[8]There is no one correct way to sequence any construction project. Different sequences may be equally possible, logical and reasonable. There are many ways to complete any project. Personal choices of various managers play an important role in sequencing. Differences between two schedules thus do not necessarily make one incorrect…” Michael T. Callahan, Daniel G. Quackenbush and James E. Rowing, “Construction Project Scheduling” (USA: McGraw-Hill Series in Construction and Engineering and Project Management, 1992), p.55.

[9] For example, refer to Sub-Clause 8.3 of FIDIC Conditions of Contract for Construction, 2nd Edition 2017, p.46, which states “The Contractor shall submit an initial programme for the execution of the Works to the Engineer…the Engineer shall be deemed to have given a Notice of No-objection and the initial programme…shall be the Programme”.

[10] Stephen Furst QC and Sir Vivian Ramsey QC, Keating on Building Contracts, 11th Edition (London, Sweet & Maxwell, 2021), para 8-060.

[11] Keith Pickavance, “Extensions of Time – An Arbitrator’s perspective”, International Construction Law Review, 2003, p.367.

[12] Saga Cruises BDF Ltd v Fincantieri SpA [2016] EWHC 1875 (Comm).

[13] Ibid, at paragraphs 292.

[14] Generally, technical specifications relating to project management issues state the number of days allowed to the consulting engineer for the review of the contractor’s request for information, shop drawings, material requests etc. If not stated expressly in contract documents, it can be inferred from approved baseline programme of works. 

[15] Obrascon Huarte Lain SA v Her Majesty’s Attorney General for Gibraltar [2014] EWHC 1028 (TCC); [2014] B.L.R. 484 at para. 227.

[16] Obrascon Huarte Lain SA v Her Majesty’s Attorney General For Gibraltar [2014] EWHC 1028 (TCC); [2014] B.L.R. 484.

[17] Ibid, at para 213.

[18] Obrascon Huarte Lain SA v Her Majesty’s Attorney General For Gibraltar [2015] EWCA Civ 712; [2015] B.L.R. 521 at paragraphs 89 and 90.

[19] For example, concurrent delays. Concurrent delays were defined by Mr. John Marrin QC in the SCL paper entitled “Concurrent Delays”, 2003: “[T]he expression ‘concurrent delay’ is used to denote a period of project overrun which is caused by two or more effective causes of delay which are of approximately equal causative potency”. This definition was later approved by UK courts in Adyard Abu Dhabi v SD Marine Services [2011] EWHC 848 (Comm); [2011] B.L.R. 384; 136 Con.L.R.190. In case of concurrent delay, where one of the events is compensable, a contractor would have incurred exactly the same prolongation costs had the compensable event not occurred. Therefore, a contractor may not be entitled to prolongation costs in case of concurrent delay even if the qualifying event is compensable.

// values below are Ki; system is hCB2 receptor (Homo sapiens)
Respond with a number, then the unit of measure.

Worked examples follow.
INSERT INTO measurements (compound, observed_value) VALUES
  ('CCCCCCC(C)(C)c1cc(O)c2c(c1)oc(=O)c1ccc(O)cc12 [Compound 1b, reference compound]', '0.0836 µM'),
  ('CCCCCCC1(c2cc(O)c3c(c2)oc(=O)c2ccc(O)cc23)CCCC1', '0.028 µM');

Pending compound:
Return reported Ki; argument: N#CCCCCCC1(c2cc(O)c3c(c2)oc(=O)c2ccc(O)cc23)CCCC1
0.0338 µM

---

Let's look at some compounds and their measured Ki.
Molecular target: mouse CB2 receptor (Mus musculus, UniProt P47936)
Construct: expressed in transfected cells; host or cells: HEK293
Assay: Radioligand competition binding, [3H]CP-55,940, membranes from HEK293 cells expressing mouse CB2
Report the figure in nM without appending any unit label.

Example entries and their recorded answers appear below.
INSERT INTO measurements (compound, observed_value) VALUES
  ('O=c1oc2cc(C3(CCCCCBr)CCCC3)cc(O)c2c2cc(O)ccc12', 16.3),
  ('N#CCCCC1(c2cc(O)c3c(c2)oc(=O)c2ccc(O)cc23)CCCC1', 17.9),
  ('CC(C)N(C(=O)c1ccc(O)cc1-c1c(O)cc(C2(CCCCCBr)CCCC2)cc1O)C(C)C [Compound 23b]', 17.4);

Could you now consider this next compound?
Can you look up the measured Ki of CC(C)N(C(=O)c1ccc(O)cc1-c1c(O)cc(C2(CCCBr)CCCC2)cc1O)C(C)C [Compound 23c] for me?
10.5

[20] Sub-Clause 1.9 [Delayed Drawings or Instructions] of FIDIC Conditions of Contract for Construction, 2nd Edition 2017, p.11.

[21] Sub-Clause 4.12 [Unforeseeable Physical Conditions] of FIDIC Conditions of Contract for Construction, 2nd Edition 2017, p.32.

[22] Events included in FIDIC Conditions of Contract for Construction, 2nd Edition 2017, such as: compliance with laws, Sub-Clause 1.13; lack of access to site, Sub-Clause 2.1; lack of cooperation, Sub-Clause 4.6; issues relating to setting out, Sub-Clause 4.7; non-suitability or non-availability of an access route, Sub-Clause 4.15; additional works relating to archaeological and geological findings, Sub-Clause 4.23; additional testing, Sub-Clause 7.4; remedial works, Sub-Clause 7.6; suspension of works by the Employer, Sub-Clause 8.10; taking over of works in part, Sub-Clause 10.2; interference with tests on completion, Sub-Clause 10.3 etc.

[23] Sub-Clause 18.1 of FIDIC Conditions of Contract for Construction, 2nd Edition 2017, p.90, defines “Exceptional Event means an event or circumstance which: (i) is beyond a Party’s control; (ii) the Party could not reasonably have provided against before entering into the Contract; (iii) having arisen, such Party could not reasonably have avoided or overcome; and (iv) is not substantially attributable to the other Party.

[24] Sub-Clause 20.2.1 [Notice of Claim] of FIDIC Conditions of Contract for Construction, 2nd Edition 2017, p.32, states “The claiming Party shall give a Notice to the Engineer describing the event or circumstance giving rise to the cost, loss, delay or extension of DNP for which the Claim is made as soon as practicable, and no later than 28 days after the claiming Party became aware, or should have become aware of the event or circumstance…

[25]Vivergo Fuels Limited v Redhall Engineering Solutions Limited [2013] EWHC 4030 (TCC).

[26] Ibid, at paragraphs 162 and 163.

This publication presents the views, thoughts or opinions of the author and not necessarily those of HKA. Whilst we take every care to ensure the accuracy of this information at the time of publication, the content is not intended to deal with all aspects of the subject referred to, should not be relied upon and does not constitute advice of any kind. This publication is protected by copyright © 2024 HKA Global Ltd.